A great many commercial acts in the "Americana" vein will throw a couple covers onto their albums. Some of them are obvious and well-known songs. Some of them are not but could be. This is a good place to look. All of them are fair game for us to learn.
Finally, I would like to reiterate that the songs be the sort that people enjoy singing together. Yes, sometimes that means a hymn or spiritual. Yet sometimes it could mean a drinking song, patriotic song, or murder ballad. It just needs to have strong lyrics a steady beat and a simple tune.
WHAT I WILL DO
Once I have a collection of, say, 20 songs that fit the guidelines, I will select 10 that seem interesting and get started. My plan is to research the history of each song, learn to play it, and then record a simple version to place on this webpage. I will throw the chord progressions in there as well.
Ultimately, I will either keep these posts under a separate heading in Burbania Posts or create a "Burbania Folk" page. That will depend on volume, I think.
If anyone (colleagues, bandmates, and congregants in particular) would like to be on the recordings please let me know that as well. I think the videos will get pretty boring without guest performers. Besides--as I said--I envision this project as being a participatory one! Ukestra members of course may very well see some of the songs again... In a good way.
So anyway, what are your thoughts? Are there folksongs that you would like to hear in church? Ones that you would like to learn yourself? Ones that you would like me to learn because you think it would be funny? Let me know! I have some ideas but I am very interested in others.
2/8/2016 01:02:18 pm
A classic, and one of my favorites, is Indigo Girls' 'Closer to Fine.'
2/8/2016 01:09:34 pm
Hmm, just read through your entire post... Closer to Fine definitely stands in violation of condition 1, but in my opinion, it easily meets conditions 2 and 4, so there's that.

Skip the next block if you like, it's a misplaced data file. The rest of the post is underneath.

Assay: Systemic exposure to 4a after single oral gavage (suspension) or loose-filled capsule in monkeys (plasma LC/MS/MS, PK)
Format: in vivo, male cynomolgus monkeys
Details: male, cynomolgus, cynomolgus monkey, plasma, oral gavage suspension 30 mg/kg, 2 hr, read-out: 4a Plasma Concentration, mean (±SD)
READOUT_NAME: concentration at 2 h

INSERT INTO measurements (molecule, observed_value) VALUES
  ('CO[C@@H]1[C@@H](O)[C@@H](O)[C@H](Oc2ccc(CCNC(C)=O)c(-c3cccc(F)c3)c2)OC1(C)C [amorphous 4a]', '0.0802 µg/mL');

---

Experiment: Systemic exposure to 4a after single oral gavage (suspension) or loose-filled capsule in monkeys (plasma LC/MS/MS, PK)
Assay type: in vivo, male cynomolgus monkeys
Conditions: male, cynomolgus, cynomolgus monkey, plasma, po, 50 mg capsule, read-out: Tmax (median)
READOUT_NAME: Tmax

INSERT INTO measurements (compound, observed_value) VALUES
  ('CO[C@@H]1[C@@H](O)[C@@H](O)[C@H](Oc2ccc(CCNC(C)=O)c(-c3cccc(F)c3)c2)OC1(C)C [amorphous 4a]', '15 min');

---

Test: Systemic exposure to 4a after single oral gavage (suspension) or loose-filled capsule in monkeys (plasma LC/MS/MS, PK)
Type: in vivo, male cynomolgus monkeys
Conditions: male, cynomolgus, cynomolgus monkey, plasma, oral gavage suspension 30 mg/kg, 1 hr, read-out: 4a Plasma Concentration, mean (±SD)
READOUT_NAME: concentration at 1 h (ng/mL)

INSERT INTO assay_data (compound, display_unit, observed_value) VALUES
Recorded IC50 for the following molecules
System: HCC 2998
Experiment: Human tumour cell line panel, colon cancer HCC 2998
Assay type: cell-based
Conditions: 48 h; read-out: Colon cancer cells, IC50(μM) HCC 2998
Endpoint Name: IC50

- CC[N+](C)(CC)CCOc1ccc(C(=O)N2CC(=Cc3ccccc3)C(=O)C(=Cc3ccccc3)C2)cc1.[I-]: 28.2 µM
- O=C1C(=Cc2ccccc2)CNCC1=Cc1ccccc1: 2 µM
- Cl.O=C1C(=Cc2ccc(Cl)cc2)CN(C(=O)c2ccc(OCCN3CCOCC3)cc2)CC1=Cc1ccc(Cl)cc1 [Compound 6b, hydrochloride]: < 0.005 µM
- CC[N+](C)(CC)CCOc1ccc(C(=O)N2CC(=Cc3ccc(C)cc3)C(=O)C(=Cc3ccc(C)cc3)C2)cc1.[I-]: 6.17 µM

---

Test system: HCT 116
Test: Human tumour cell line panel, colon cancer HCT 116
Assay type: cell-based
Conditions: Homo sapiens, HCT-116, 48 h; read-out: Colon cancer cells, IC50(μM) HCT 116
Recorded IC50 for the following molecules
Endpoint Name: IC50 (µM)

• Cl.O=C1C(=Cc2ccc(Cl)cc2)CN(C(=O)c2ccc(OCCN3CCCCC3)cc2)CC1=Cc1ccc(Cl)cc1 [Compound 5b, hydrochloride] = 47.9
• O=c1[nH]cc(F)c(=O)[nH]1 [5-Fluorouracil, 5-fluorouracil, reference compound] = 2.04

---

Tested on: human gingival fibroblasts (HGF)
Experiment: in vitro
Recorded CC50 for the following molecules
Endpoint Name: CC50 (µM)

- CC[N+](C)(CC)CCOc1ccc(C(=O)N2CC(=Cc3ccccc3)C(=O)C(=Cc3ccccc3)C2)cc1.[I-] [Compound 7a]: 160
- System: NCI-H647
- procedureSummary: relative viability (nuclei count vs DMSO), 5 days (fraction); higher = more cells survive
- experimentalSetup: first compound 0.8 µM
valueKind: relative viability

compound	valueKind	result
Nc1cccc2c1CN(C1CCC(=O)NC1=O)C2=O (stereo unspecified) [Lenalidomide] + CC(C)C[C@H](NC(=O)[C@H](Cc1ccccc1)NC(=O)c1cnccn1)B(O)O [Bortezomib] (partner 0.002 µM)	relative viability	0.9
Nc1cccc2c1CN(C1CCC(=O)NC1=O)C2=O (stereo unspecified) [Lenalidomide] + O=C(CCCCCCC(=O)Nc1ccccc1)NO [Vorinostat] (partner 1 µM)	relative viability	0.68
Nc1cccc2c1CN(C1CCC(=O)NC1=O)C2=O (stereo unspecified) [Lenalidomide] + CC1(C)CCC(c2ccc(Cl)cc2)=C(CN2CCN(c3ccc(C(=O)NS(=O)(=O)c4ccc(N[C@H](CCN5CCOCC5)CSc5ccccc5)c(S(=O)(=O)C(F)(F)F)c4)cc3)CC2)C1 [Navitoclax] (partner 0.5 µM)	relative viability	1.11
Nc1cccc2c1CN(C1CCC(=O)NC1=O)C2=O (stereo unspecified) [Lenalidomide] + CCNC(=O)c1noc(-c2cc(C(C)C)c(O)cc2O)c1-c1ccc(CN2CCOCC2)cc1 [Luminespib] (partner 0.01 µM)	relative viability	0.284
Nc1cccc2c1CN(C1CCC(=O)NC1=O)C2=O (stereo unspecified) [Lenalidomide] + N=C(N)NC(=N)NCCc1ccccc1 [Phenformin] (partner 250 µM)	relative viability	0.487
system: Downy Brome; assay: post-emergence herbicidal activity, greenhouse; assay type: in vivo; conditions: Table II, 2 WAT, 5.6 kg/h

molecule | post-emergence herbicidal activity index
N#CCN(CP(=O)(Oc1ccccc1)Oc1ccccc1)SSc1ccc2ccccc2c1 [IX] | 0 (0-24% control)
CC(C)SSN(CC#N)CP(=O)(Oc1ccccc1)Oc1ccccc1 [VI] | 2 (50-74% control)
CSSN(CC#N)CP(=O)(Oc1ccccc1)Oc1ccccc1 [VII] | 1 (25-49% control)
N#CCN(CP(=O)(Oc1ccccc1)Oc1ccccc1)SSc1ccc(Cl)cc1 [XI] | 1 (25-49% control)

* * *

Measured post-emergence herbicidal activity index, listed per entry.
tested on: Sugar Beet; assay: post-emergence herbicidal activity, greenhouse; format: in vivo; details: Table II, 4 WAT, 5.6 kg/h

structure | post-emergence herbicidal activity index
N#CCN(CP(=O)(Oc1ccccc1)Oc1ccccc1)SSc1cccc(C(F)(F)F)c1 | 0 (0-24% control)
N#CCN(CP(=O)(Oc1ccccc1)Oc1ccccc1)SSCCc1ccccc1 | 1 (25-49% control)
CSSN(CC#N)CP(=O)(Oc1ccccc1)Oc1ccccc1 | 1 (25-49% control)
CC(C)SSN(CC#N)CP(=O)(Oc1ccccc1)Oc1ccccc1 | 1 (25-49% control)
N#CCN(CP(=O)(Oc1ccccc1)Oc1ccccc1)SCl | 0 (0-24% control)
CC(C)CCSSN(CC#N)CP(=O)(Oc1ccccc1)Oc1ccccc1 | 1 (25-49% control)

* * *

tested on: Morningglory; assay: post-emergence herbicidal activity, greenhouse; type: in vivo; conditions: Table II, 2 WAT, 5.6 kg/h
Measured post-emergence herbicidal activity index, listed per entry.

2/9/2016 06:58:04 am
Thanks for the suggestion! You are right. It doesn't quite fit the parameters of the project. However, it would probably make a good song for the Ukestra to consider playing in church!
2/9/2016 08:57:13 am
I think of the sort of song you are describing as a campfire song, while (to me, at least) folk has more of a social commentary undertone to it. On the other hand, I don't really of what I speak.
2/9/2016 10:24:53 am
I answered in the regular stream but the real question is which song are you going to play with me? :-)
2/9/2016 10:09:35 am
They don't have to be campfire songs and many fols songs are very political. I grew up in the labor movement, for example and we have plenty of songs. The 1960's rule isn't about the date but about a genre. That is to say I am not interested in popular acoustic music that is marketed as "folk" but really doesn't have a separate life of its own. For example, "The Times They are a Changin'" could be a folk song. "Tangled Up in Blue" not so much.
2/9/2016 10:35:44 am
Also, I didn't mean to say that they couldn't have authors (though I could see how you would think that given my doctrinaire headings), just that the songs have to have transcended the original context of the person who wrote it. So the real question is, is it a "pop" song OR does it (or could it) exist as something that people sing/play (and interpret) for themselves rather than listen to a particular recording (or attempt to approximate the recording)?
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This is my old weblog of many years. I will probably post here from time to time is there is a subject that does not fit WWG. However WWG is the more active page at this point.